1 . You will notice that the carburetor slide has its bottom edge cut away on the air intake side. This is called the slide cutaway.
1/8 to 1/4 Throttle: Slide Cutaway and
Mid-Range Needle (Fig. 125)
2. There are two tubes protruding from the bottom of the carburetor venturi bore. The shortest one, or the one closest to the engine, is the mid-range needle jet. The long one is the high speed needle jet. The tapered needles in the slide project down into these tubes and, as the slide is raised, the needles are drawn up out of them, metering the flow of fuel accordingly.
3. As the slide moves from 1/8 to 1/4 throttle, air flows past the mid-range needle jet. If the air could flow squarely across the top of the needle jet, it would create considerable vacuum in it, therefore sucking too much fuel from it. This is the reason for the slide cutaway, so as to direct air downward against the mouth of the needle jet. This decreases the amount of vacuum formed, thereby decreasing the amount of fuel flow.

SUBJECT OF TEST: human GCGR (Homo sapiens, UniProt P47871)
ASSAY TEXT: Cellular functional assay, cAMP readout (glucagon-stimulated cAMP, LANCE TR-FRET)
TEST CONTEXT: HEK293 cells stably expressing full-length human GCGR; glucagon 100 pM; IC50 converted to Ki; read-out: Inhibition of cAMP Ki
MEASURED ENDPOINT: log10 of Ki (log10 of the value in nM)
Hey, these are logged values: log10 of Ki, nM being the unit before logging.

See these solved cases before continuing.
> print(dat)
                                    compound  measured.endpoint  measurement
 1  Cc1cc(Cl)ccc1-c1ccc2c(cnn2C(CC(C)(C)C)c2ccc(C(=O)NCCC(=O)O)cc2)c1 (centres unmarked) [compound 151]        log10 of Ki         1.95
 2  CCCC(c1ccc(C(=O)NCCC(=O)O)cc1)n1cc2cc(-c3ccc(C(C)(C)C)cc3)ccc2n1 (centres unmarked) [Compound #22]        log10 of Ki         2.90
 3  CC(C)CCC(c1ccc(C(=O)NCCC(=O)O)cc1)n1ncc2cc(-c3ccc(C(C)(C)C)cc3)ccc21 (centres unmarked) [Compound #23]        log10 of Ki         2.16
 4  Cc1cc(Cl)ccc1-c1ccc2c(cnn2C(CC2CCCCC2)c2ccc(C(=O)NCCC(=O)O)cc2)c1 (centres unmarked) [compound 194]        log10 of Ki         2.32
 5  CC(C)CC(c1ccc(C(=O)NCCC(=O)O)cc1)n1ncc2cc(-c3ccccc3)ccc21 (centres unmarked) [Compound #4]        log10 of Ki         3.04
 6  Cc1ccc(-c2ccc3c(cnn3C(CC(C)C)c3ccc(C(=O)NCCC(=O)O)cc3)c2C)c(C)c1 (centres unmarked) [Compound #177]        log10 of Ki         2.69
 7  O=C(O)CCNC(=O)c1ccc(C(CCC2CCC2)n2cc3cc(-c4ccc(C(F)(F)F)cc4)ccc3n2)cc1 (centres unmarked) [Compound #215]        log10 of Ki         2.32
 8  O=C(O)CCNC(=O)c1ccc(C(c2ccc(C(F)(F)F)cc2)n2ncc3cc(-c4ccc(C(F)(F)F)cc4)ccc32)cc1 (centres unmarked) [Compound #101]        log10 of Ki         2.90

4. The higher the cutaway (stamped in millimeters on the top of the slide), the smaller the fuel flow (leaner mixture). The smaller the cutaway, the greater the fuel flow (richer mixture).
5. The mixture at 1/8 to 1/4 throttle can be adjusted in two ways. A
slide with a higher or lower cutaway can be fitted to make the mixture
leaner or richer at that point. It must be remembered, however, that changing
slide will also affect the mixture at 1/2 to 3/4 throttle as you will see in Section 5.
6. It is always best to vary the mixture at 1/8 to 1/4 throttle by raising or lowering the needles. Each needle is suspended from the slide by means of a clip fitted to one of three grooves in the needle. Putting the clip in a lower groove raises the needle, thereby enrichening the mixture. Moving the clip to a higher groove lowers the needle, making the mixture leaner.